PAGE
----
On Feb 27, Apple CEO Tim Cook announced that the tech giant would be reopening its factories in China, which had been an early victim of the coronavirus. Like Apple, companies around the world are discovering that their China-linked supply chains bring not only financial advantages but risks, too. And COVID-19 won't be the last such risk. While everyone should spare a thought for COVID-19's victims, they also ought to learn lessons from the bug's disruption of the unsexy but vital supply chain.
At the end of January, when COVID-19's destruction in China was becoming apparent, US Commerce Secretary Wilbur Ross told Fox Business that "I think it will help to accelerate the return of jobs to North America." Coming at a moment when some 8,100 Chinese had been infected with the virus, it was an extraordinarily callous comment, but the line was consistent with the so-called decoupling from China the administration of US President Donald Trump advocates.
It was also incorrect. In the short term, the virus won't help bring jobs back to the United States. On the contrary, it's likely to cause reduced manufacturing in North America and other Western countries as failing arrivals of Chinese-made components cause production delays.
That's exactly what happened in 2011, when a devastating tsunami and earthquake hit Japan's Fukushima region. Japanese high-tech firms are part of many companies' global supply chains—and executives soon discovered just how vital that Japanese cog was.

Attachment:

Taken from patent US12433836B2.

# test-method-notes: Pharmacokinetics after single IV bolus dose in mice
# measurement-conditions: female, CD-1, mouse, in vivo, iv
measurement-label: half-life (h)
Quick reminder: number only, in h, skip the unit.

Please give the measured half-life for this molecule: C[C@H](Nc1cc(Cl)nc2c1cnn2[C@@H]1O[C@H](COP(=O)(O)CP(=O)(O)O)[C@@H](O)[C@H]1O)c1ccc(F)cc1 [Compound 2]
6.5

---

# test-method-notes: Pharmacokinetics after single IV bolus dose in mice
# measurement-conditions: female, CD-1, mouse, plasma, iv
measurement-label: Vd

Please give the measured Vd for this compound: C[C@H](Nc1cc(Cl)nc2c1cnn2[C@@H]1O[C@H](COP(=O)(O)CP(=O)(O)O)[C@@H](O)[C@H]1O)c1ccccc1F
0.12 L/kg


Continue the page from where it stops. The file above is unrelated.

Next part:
Before the earthquake, the Fukushima region produced, among other things, some 22 percent of the world's 300-millimeter silicon wafers, which are used in semiconductors; 60 percent of critical auto parts; and a large share of lithium battery chemicals and the conductive film used in flat-panel liquid-crystal displays. Indeed, the Japanese suppliers did such a good job that countless global manufacturers had gone single-source—that is, they were only using the Japanese firms. That's fine most of the time, but not when an earthquake strikes and renders factories unusable.
COVID-19's brutal world tour is not over yet, nor are the resulting supply-chain disruptions. The trouble is no CEO actually knows his or her companies' complete supply chain. As I pointed out in an article last year, suppliers are just the first tier of the supply chain. The suppliers have suppliers of their own, who may, in turn, even have a third layer of suppliers. Michael Essig, a professor of supply management at the Bundeswehr University in Munich, calculated that a multinational company such as Volkswagen has 5,000 suppliers (the so-called tier-one suppliers), each with an average of some 250 tier-two suppliers. That means that the company actually has 1.25 million suppliers—the vast majority of whom it doesn't know.